Brian Kilmeade and Don Yaeger, Thomas Jefferson and the Tripoli Pirates: The Forgotten War that Changed American History. New York: Sentinel, 2015. 238 pp.
Review by Caitlin M. Gale, PhD
Trinity College, Oxford
Thomas Jefferson and the Tripoli Pirates is ostensibly about the US-Tripoli War of 1801-1805 that took place during Jefferson’s presidency. Shortly after the American War of Independence, the young United States found itself threatened by the four North African States of Barbary (Morocco, Algiers, Tunis and Tripoli); with Independence, the United States had lost British protection from Barbary. Several ships and their crews were captured by these states during the 1780s and 1790s. By the time Jefferson assumed the presidency, the issue had reached such a head that he sent the nascent United States Navy to confront Tripoli, who had declared war on the United States after a treaty dispute in 1801. The US Navy’s efforts over the next four years and the first use of US Marines abroad left the war immortalized in the USMC hymn.
Brian Kilmead (a Fox News Host) and Don Yaeger (an author and Sports Journalist) had previously collaborated on the book, George Washington’s Secret Six. Though they place Jefferson as the focal point in the title, their Author’s Note instead argues that their focus is on the individuals on the ground, both militarily and diplomatically, in North Africa. The book starts with the newly independent United States encountering the difficulties all small states operating in the Mediterranean faced – risk of trade disruptions and capture by the Barbary States. The first four chapters cover the efforts and struggles the United States faced when dealing with Barbary during the 1780s and 1790s before war actually breaks out in chapter five. Chapters six through sixteen cover the four years of war between the United States and the Ottoman Regency of Tripoli, including US Naval and diplomatic efforts, political negotiations in Washington, and finally the famed ‘shores of Tripoli’ marine effort to overthrow the ruler of Tripoli and replace him with his brother. An epilogue briefly touches on Stephen Decatur’s short efforts off Algiers in 1815.
The succinct chapters and engaging prose make this an incredibly easy book to read. The authors successfully propel their narrative forward, moving between Washington, D.C., North Africa, and the US Naval ships in the Mediterranean with ease and skill. They successfully introduce the myriad cast of characters participating in this drama, and true to their stated goal, the focus is not the ‘great man’ Jefferson but on the ‘normal’ people involved in the war effort. Unfortunately, for all that it is well written, the same cannot be said for its research. Thomas Jefferson and the Tripoli Pirates is riddled with basic errors and has an uncomfortable undercurrent of Islamophobia running throughout. Citations are only for quotations, not narrative, and incomplete, making it nearly impossible to verify where the authors have gotten any particular idea. The sources they do credit are exclusively American in focus; they reference very little of the extensive modern scholarship that has been done on Barbary in the last fifteen years and none at all on the history of Barbary itself. This latter point explains some of the wilder errors and misconceptions that appear within the book. At one point, the authors discuss the 1803 reaffirmation of the 1786 US treaty with Morocco and demonstrate a worrying lack of understanding or knowledge on US-Barbary relations prior to 1801, despite spending four chapters on the topic. Finally, Thomas Jefferson and the Tripoli Pirates is not even a tale retold, it is the same story presented in the same way as many other histories of the US-Tripoli war and early US Navy, the majority of which have been better researched. Its multiple factual errors and orientalist outlook completely overwhelm the reader, no matter how engaging a read it may be.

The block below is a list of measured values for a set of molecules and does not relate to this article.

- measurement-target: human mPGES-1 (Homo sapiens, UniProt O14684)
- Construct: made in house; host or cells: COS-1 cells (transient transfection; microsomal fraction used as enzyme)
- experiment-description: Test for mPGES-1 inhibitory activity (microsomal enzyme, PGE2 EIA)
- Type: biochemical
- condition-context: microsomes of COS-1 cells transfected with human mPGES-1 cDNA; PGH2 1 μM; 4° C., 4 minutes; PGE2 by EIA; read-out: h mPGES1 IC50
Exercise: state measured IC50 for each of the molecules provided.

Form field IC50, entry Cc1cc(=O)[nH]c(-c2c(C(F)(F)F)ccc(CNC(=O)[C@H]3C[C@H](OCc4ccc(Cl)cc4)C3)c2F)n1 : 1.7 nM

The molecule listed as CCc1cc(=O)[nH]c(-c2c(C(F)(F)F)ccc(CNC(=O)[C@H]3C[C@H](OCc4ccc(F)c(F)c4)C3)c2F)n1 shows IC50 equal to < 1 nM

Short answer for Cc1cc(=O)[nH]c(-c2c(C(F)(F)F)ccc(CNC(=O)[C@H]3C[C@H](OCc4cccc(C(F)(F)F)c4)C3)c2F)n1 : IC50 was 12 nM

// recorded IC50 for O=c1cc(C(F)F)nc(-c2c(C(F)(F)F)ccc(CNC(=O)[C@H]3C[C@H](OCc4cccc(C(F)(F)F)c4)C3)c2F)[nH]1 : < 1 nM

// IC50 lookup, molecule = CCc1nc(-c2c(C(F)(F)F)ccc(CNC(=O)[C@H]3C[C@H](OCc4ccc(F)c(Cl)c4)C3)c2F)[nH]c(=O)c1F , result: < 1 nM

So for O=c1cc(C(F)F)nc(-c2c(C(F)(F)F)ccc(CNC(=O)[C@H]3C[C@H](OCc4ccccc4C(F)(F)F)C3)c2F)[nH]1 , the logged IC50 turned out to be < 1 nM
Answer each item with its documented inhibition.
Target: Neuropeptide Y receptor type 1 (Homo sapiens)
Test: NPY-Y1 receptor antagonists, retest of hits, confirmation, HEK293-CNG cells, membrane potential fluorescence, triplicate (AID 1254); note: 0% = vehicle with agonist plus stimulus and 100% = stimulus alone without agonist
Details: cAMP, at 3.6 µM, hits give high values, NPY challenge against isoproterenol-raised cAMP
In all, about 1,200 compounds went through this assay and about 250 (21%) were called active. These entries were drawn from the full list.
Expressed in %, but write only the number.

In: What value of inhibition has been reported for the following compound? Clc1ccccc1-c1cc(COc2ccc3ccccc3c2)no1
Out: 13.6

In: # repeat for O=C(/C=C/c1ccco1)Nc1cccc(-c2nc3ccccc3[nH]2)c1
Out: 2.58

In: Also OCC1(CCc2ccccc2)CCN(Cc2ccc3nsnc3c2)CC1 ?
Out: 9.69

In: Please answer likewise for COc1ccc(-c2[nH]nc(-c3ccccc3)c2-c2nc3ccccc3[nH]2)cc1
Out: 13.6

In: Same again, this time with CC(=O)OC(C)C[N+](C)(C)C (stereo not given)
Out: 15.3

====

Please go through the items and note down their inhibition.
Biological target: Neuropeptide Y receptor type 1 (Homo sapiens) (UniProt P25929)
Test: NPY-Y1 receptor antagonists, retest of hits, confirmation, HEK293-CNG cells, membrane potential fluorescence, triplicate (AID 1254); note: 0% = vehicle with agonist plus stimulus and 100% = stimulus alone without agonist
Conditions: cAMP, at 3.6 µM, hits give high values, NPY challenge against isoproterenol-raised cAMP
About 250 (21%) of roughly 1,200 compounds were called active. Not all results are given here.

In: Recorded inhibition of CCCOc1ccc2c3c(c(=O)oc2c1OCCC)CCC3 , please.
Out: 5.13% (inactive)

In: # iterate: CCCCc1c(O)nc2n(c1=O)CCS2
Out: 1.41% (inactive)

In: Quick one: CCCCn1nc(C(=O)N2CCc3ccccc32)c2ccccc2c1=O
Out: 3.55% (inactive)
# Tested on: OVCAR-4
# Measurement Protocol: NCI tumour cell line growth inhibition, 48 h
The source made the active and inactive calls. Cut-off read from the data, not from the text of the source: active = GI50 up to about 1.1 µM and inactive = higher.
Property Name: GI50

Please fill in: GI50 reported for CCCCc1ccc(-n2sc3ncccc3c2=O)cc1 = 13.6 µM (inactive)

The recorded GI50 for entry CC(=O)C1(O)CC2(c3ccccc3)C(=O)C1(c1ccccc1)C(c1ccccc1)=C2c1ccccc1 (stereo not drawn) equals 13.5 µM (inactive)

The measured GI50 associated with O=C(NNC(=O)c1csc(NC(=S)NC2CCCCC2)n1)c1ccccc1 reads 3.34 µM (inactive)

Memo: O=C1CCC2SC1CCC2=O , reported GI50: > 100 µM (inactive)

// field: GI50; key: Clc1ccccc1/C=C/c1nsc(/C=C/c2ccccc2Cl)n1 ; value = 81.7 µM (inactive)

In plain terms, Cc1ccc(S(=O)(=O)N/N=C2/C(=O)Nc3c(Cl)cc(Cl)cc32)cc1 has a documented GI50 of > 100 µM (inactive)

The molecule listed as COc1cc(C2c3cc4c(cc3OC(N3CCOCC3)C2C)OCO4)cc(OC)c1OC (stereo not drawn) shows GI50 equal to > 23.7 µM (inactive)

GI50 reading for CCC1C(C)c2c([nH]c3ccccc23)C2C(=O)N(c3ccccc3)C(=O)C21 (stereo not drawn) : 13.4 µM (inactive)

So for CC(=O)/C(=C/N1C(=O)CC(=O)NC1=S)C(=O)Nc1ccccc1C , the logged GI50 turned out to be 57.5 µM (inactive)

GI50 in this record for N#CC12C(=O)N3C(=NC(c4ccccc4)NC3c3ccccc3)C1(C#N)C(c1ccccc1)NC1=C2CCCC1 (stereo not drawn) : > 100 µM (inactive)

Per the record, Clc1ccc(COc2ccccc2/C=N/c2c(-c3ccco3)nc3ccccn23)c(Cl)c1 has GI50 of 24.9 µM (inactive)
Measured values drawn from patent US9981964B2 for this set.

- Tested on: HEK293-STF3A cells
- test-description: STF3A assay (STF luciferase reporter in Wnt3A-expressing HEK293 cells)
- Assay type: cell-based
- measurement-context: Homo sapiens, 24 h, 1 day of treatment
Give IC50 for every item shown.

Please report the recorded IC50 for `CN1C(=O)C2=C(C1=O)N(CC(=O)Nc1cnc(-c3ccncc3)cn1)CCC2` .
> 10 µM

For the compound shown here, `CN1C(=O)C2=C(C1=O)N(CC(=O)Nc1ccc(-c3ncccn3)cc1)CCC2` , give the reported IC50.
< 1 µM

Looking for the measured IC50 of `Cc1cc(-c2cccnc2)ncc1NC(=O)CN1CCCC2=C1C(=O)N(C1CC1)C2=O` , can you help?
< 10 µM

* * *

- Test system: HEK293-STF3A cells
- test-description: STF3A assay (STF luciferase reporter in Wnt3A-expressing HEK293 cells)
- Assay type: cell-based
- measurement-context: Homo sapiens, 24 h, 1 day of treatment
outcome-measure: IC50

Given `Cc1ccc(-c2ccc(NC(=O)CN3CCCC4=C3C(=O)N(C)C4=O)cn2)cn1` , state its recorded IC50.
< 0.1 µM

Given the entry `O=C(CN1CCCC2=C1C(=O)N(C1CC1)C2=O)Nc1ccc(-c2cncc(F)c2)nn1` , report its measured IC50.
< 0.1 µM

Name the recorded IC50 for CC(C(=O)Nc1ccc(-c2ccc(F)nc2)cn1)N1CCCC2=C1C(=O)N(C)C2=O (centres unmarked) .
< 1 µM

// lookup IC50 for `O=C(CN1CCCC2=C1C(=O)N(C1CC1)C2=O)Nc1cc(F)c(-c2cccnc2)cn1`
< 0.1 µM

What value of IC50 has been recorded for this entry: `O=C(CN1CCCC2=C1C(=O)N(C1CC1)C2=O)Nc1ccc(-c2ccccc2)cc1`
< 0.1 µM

In theory, Thomas Jefferson and the Tripoli Pirates may be of value to anyone interested in an introduction to the US-Tripoli War of 1801-1805 or the early American Navy, but in reality there are many better books out there that cover these same topics without the myriad of mistakes.
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